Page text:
Ok, I may be biased since I'm a fan of MALEVOLENCE, but Brandon Johnson really shines in this movie. Every time he pops up, I can’t help but smile because he’s very natural & funny as Peter’s best friend Teddy. Also, Erin Merryweather herself, Vigdis Anholt is excellent.

Not to spoil, but she’s essentially playing two different parts here. The quiet, shy librarian Erin, and the cold, brutal killer Erin. When she appears in full make-up and hood during the third act, she looked fantastic. The entire movie really hinges on her performance in the sense that if the actress playing Erin couldn't "sell" the idea of a brutal female serial killer, everything would fall apart. Vigdis Anholt simply owns this role like Robert Englund owns Freddy Krueger. Bravo, Vigidis!

Lastly, I have to give credit to David Morwick who plays the lead, Peter Bloom. Not only does this guy star in the movie, but he wrote and directed it as well, which couldn’t have been easy. Kudos for wearing three different hats and still delivering a solid performance.

- Little Erin Merryweather - Newest movie maniac? Before the screening began, David took the stage to introduce the film and mentioned how, “We have Freddy, Jason, Michael Myers… it’s time we added a female to that list”. My friend Vin (aka TW) turned to me and said, “If there’s going to be a female on that list, she better be really fucking cool”. Little Erin Merryweather is really fucking cool.
The red hood, the back story, the make-up. It’s all very iconic. Her character has a great backstory that reminded me of those early 80’s flick; when we reached the end of ‘A Nightmare On Elm Street’ and we were told all about who Freddy Krueger was.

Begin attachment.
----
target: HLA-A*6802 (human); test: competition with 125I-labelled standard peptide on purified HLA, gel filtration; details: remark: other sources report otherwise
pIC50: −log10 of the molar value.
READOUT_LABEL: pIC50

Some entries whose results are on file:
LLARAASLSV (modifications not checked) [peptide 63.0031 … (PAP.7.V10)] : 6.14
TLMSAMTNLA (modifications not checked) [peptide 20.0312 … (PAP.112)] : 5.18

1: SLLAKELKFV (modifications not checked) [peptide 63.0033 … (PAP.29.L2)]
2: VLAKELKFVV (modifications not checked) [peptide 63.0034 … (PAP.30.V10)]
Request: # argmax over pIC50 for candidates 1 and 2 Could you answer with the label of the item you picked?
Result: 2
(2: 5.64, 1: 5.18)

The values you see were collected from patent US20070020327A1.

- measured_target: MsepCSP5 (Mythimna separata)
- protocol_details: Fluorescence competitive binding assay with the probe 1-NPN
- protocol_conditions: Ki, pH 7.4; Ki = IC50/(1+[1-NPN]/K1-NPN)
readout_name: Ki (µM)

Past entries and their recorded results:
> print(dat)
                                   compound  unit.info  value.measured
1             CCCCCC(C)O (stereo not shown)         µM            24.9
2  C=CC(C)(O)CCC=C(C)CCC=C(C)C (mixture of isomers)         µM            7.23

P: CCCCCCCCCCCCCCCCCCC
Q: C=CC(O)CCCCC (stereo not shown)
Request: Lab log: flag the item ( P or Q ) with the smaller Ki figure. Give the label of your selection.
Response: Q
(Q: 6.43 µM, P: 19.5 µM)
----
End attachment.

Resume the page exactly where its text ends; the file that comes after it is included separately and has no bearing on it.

Essentially, when Erin was a little girl, her father would read her old fairy tales, in particular little red riding hood and molest her shortly after. To escape these terrible things that she didn’t quite understand, she focused on her little red riding hood doll, who technically saw everything.

So, there’s pretty much the innocent Erin, and Little Erin Merryweather, the doll that saw everything and is out for revenge because of it. And again, not only is Vigdis a beautiful, attractive lead, but she plays Erin with both such sweet innocence and sinister menace.

- Lastly, the merchandise. At this screening, the producers of the film had a slew of movie related merchandise for us to check out. Everything from Little Erin Merryweather masks, action figures, lunch boxes & key chains (which I proudly have on my keys) to a reprint of the illustrated book we see in the film.

What better way to make your film more accessible then to be able to bring home merch from it? It’s a very cool marketing idea. And I can see everyone from the casual horror fan to the ‘Hot Topic’ teen shopper wanting a Little Erin Merryweather action figure. I know I want one.

So, in closing, is this a groundbreaking film? It’s difficult for any horror movie to be called that these days. But it IS a really fun and interesting film which I enjoyed immensely. And one that I think really builds an interesting and unique new myth.

Any genre-savvy film company (we're looking at you, Lionsgate!) needs to pick this up fast, because it's a fresh franchise waiting to happen. David mentioned after the screening that he does in fact have a script all ready to go on a ‘Little Erin Merryweather 2’.

Quite frankly, I’d love to see it, because this movie sets up so many possibilities for this character to go.

- Robg.


back to: